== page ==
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Research shows courts believe parental alienation exists

| Aug 27, 2019 | child custody and visitation

In child custody cases in Virginia, as in any other state, the top priority is what is best for the children. However, according to research from George Washington University, claims of child sexual abuse are rarely substantiated when the mother makes the claim against the father. The study found that just 1 out of 51 allegations of sexual abuse that are made by the mother against the father are confirmed.

In the other situations, the courts often side with fathers who claim that they are being victimized due to parental alienation. According to a representative from Child Justice, there is a strong belief among judges and attorneys that parental alienation happens frequently. Parental alienation occurs when one person tries to manipulate his or her child into believing that the other parent is a bad or dangerous individual. However, many are skeptical of the researcher who first coined the term Parental Alienation Syndrome (PAS).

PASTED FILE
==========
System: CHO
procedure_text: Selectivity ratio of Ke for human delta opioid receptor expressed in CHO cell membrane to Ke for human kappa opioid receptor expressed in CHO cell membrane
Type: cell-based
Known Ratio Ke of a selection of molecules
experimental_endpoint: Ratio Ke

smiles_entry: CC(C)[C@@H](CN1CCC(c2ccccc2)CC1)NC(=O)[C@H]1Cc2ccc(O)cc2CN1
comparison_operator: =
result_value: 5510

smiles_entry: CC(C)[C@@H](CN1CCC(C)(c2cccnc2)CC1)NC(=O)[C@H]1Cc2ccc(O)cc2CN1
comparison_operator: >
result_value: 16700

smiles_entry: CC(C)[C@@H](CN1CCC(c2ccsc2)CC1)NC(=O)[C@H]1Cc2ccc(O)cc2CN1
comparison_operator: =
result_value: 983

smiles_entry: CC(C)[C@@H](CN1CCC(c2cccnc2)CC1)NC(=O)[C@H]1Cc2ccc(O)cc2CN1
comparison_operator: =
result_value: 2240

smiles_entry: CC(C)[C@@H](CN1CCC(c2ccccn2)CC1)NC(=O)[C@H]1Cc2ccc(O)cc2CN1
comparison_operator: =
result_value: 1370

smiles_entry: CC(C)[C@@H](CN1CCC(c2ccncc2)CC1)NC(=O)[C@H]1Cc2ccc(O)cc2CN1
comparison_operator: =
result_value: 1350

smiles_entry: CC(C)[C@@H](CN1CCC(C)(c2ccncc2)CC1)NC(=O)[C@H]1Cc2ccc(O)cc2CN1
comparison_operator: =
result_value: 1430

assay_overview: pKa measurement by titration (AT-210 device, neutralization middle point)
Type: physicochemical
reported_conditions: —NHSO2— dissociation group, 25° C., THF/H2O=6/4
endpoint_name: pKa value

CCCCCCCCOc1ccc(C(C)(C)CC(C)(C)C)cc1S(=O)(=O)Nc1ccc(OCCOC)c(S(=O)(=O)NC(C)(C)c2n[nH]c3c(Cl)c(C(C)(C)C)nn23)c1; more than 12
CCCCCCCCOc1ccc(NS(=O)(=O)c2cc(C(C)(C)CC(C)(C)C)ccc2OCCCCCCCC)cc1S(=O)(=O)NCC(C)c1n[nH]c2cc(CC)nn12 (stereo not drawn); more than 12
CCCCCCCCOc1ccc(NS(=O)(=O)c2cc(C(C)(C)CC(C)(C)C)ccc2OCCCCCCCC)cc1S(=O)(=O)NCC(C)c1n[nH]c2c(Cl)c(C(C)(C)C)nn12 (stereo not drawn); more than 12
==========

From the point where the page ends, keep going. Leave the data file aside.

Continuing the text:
The American Psychiatric Association (APA), as well as the American Medical Association (AMA), have never recognized the work used to describe this condition. Maryland and other states are now looking into using empirical evidence to make decisions relating to cases involving allegations of child abuse. A resolution passed by the House suggests that allegations of abuse be investigated and resolved before a child custody decision is made.

Individuals who are embroiled in child custody and visitation disputes may want to work with legal counsel to resolve their cases. An attorney may assist a client with investigating allegations of domestic violence toward an adult or child. If these claims can be confirmed, it may enable an individual to seek sole custody of his or her child. In some cases, an abusive parent may have his or her parental rights terminated by a judge.